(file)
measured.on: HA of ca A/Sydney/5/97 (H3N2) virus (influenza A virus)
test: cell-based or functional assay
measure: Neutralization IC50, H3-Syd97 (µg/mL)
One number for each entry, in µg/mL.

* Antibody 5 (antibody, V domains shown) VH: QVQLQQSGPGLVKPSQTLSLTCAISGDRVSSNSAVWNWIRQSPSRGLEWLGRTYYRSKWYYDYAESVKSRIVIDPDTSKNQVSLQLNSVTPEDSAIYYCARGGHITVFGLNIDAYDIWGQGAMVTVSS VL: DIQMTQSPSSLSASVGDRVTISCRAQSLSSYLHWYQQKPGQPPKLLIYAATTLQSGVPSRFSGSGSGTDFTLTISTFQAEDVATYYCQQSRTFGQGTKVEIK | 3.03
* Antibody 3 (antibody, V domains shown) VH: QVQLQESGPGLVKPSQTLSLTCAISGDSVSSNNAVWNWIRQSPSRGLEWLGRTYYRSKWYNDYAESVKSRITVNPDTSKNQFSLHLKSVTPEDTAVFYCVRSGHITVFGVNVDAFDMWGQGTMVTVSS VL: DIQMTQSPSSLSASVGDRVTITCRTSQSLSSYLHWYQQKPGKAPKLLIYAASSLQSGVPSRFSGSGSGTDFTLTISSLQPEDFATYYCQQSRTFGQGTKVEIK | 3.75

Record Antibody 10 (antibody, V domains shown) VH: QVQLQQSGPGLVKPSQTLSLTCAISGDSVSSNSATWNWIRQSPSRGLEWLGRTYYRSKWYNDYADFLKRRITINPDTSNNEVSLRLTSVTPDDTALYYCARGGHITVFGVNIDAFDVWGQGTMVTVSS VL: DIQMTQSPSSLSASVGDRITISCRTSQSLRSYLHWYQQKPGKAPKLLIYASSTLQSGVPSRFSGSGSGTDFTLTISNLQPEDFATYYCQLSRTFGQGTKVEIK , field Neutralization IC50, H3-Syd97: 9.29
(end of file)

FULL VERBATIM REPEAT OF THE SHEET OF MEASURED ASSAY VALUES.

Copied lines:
measured.on: HA of ca A/Sydney/5/97 (H3N2) virus (influenza A virus)
test: cell-based or functional assay
measure: Neutralization IC50, H3-Syd97 (µg/mL)
One number for each entry, in µg/mL.

* Antibody 5 (antibody, V domains shown) VH: QVQLQQSGPGLVKPSQTLSLTCAISGDRVSSNSAVWNWIRQSPSRGLEWLGRTYYRSKWYYDYAESVKSRIVIDPDTSKNQVSLQLNSVTPEDSAIYYCARGGHITVFGLNIDAYDIWGQGAMVTVSS VL: DIQMTQSPSSLSASVGDRVTISCRAQSLSSYLHWYQQKPGQPPKLLIYAATTLQSGVPSRFSGSGSGTDFTLTISTFQAEDVATYYCQQSRTFGQGTKVEIK | 3.03
* Antibody 3 (antibody, V domains shown) VH: QVQLQESGPGLVKPSQTLSLTCAISGDSVSSNNAVWNWIRQSPSRGLEWLGRTYYRSKWYNDYAESVKSRITVNPDTSKNQFSLHLKSVTPEDTAVFYCVRSGHITVFGVNVDAFDMWGQGTMVTVSS VL: DIQMTQSPSSLSASVGDRVTITCRTSQSLSSYLHWYQQKPGKAPKLLIYAASSLQSGVPSRFSGSGSGTDFTLTISSLQPEDFATYYCQQSRTFGQGTKVEIK | 3.75

Record Antibody 10 (antibody, V domains shown) VH: QVQLQQSGPGLVKPSQTLSLTCAISGDSVSSNSATWNWIRQSPSRGLEWLGRTYYRSKWYNDYADFLKRRITINPDTSNNEVSLRLTSVTPDDTALYYCARGGHITVFGVNIDAFDVWGQGTMVTVSS VL: DIQMTQSPSSLSASVGDRITISCRTSQSLRSYLHWYQQKPGKAPKLLIYASSTLQSGVPSRFSGSGSGTDFTLTISNLQPEDFATYYCQLSRTFGQGTKVEIK , field Neutralization IC50, H3-Syd97: 9.29